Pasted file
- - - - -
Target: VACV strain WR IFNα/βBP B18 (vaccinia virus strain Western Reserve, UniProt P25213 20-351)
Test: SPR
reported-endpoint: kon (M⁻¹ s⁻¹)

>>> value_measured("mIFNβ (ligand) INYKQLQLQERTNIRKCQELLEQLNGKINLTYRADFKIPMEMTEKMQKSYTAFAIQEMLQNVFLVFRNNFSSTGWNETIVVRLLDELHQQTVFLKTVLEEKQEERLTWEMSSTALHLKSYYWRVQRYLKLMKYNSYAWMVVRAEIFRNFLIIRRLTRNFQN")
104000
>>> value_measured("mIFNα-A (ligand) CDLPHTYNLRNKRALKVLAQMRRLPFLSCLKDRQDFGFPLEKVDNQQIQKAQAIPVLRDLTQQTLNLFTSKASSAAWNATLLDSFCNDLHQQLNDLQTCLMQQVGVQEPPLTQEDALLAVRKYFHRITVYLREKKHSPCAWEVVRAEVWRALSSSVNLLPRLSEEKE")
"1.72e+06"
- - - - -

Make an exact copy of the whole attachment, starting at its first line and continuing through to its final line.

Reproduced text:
Target: VACV strain WR IFNα/βBP B18 (vaccinia virus strain Western Reserve, UniProt P25213 20-351)
Test: SPR
reported-endpoint: kon (M⁻¹ s⁻¹)

>>> value_measured("mIFNβ (ligand) INYKQLQLQERTNIRKCQELLEQLNGKINLTYRADFKIPMEMTEKMQKSYTAFAIQEMLQNVFLVFRNNFSSTGWNETIVVRLLDELHQQTVFLKTVLEEKQEERLTWEMSSTALHLKSYYWRVQRYLKLMKYNSYAWMVVRAEIFRNFLIIRRLTRNFQN")
104000
>>> value_measured("mIFNα-A (ligand) CDLPHTYNLRNKRALKVLAQMRRLPFLSCLKDRQDFGFPLEKVDNQQIQKAQAIPVLRDLTQQTLNLFTSKASSAAWNATLLDSFCNDLHQQLNDLQTCLMQQVGVQEPPLTQEDALLAVRKYFHRITVYLREKKHSPCAWEVVRAEVWRALSSSVNLLPRLSEEKE")
"1.72e+06"